by Peter Taylor
If you wish to persuade me, you must think my thoughts, feel my feelings, and speak my words.— Marcus Tullius Cicero
Everyone needs clarity
Wise words indeed, and something that project managers would all naturally aspire to, but there is the reality of time pressure, and an ever-increasing demand on reporting, that means some degree of standardization in such reporting is a necessity.
From the alternative perspective of those who are in receipt of such project reports, there is an even higher need for a common look and feel to such reports to make them consumable.
As I noted in my book, The Lazy Project Manager, ‘Good communication is comprised of more than how the message is delivered. The information itself, the method used, and the timing with which it is delivered all contributes to effective communication.’
Communication on a project is a two-way process. You are communicating out and you are receiving communication back at you and the usual complexities of filters and noise typically confuse the process of giving and receiving clear, accurate and understandable information.
Communication is also sequential, often communicated through chains of people, which will add that ‘Chinese whispers’ effect – either intentional or accidental. The report you put together as a project manager may not be directly delivered by yourself but through third parties, and then how ‘successful’ will the delivery of the message be?
Everyone is busy
Let’s now add into that mix the other, obvious, truth that everyone is super busy. The project manager (putting the report together), the project team (providing the data), the sponsor (trying to understand progress, challenges, actions), and so on.
But the answer is not cramming every piece of data in to one common output. I know I argue for the ‘Lazy’ approach, but it has to be also ‘productive’, and this approach is simply not.
Putting together fantastically accurate and detailed reports and sending them to anyone and everyone, is most definitely not communicating. They won’t be read, no one has the time or interest to do this, and they won’t be valued and worse, when they do contain project critical information, they will be ignored. You are wasting your time.
A well-known project management law, Cohn’s law, states the risk of going the other way, in producing the perfectly tuned report for each and every single stakeholder. ‘The more time you spend in reporting on what you are doing, the less time you have to do anything. Stability is achieved when you spend all your time doing nothing but reporting on the nothing you are doing’.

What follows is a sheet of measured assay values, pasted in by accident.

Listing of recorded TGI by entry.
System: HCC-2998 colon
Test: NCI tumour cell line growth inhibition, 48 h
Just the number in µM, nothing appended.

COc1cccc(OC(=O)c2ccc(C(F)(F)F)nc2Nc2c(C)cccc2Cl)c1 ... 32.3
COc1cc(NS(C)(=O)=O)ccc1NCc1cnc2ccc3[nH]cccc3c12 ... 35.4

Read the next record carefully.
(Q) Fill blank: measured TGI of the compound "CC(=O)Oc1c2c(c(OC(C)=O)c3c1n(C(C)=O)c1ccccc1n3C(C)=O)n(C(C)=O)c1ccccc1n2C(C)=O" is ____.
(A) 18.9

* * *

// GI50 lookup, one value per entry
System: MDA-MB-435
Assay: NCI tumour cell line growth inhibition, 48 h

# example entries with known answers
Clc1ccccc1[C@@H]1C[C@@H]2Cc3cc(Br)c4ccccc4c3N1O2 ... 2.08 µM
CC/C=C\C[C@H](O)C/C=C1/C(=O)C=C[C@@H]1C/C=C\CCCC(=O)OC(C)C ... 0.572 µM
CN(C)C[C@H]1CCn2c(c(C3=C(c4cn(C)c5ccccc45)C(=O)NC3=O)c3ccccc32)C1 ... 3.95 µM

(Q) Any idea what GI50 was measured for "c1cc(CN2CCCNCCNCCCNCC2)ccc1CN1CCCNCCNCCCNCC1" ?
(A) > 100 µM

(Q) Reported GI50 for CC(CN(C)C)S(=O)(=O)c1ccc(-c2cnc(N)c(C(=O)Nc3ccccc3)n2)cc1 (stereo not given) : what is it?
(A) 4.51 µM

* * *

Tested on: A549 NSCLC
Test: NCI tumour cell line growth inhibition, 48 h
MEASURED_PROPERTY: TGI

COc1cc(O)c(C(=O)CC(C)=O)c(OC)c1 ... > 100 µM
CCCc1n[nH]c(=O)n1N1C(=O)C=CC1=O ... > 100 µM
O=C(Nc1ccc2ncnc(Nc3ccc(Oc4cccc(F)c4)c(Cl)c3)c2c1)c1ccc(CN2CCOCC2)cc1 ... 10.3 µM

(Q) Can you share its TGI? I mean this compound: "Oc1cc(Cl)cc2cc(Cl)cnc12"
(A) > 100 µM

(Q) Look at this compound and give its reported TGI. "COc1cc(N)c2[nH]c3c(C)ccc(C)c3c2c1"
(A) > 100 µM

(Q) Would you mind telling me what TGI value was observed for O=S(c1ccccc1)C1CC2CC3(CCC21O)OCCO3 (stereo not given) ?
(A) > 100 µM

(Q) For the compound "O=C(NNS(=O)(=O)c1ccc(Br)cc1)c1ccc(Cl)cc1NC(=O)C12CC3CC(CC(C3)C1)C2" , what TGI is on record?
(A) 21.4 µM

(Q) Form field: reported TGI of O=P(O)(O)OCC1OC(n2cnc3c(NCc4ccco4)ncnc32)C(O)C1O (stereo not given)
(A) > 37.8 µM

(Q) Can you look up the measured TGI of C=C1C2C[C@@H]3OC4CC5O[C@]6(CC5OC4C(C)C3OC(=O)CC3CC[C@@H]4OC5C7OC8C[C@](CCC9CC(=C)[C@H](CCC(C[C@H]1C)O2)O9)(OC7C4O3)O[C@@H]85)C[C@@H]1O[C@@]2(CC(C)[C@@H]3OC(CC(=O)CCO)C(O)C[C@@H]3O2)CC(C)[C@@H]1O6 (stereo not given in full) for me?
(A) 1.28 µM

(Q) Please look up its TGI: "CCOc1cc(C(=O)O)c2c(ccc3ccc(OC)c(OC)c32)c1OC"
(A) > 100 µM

The answer is standardized reports
Standardization promotes productivity by eliminating inefficiency and providing a common framework of data provision for recipients to consume and understand swiftly and accurately.
Let’s explore, what I believe, are the top five reasons for following this suggestion:
1. Ease of understanding
Project executives oversee many projects and therefore, when presented with updates from multiple projects, there is the need to ‘see’ data in a consistent way to both understand the project status, and make good decisions.
2. Quality is assured
The data presented, as well as being delivered with clarity, must also be also be accurate (and this mean up to date).
3. Clarity and accuracy enables trust and, in turn, productivity
It is simple, accurate presentation with clear information fosters trust which in turn delivers real productivity in the stakeholder partnerships.
4. Appropriate action outcome
As a result of rapid understanding and insight, executives can (reasonably) be expected to take the relevant action to aid the project manager, rather than spending all the review time on trying to understand the data presented.
5. Consistency is The Key
The creativity in project reporting can come from the knowledge of the project manager, but the consistent representation of project information allows recipients to understand, engage and respond.
Standardized reports are critical
I believe that the #1 way to improve the success probability of your project is to nail stakeholder buy-in. And the #1 way to nail stakeholder buy-in is to give them uncomplicated visual project updates so they actually understand your project.
And this is exactly what Office Timeline delivers. As a user of this neat PowerPoint add-in, along with all of the project managers under my most recent PMO, I can vouch for its ease of use and its power of presentation. If you would like to try it out for yourself, you have the option to download and install a free 14-day trial.
Office Timeline is attempting to cut in half the amount of time teams spend on reporting, while doubling the attention VPs and executives give to their projects. Built for PMP® holders, the Office Timeline Pro PowerPoint add-in turns complex project data into simple slides that clients, VPs, and steering committees will easily understand.
About Peter Taylor
Speaker, Consultant, Trainer and Coach, Peter Taylor is the author of the number 1 bestselling project management book ‘The Lazy Project Manager’. He has built and led some of the largest PMOs in the world with organisations such as Siemens, IBM, and Kronos. In 2020 he was awarded the PMO Global Alliance ‘PMO Influencer of the Year Award’.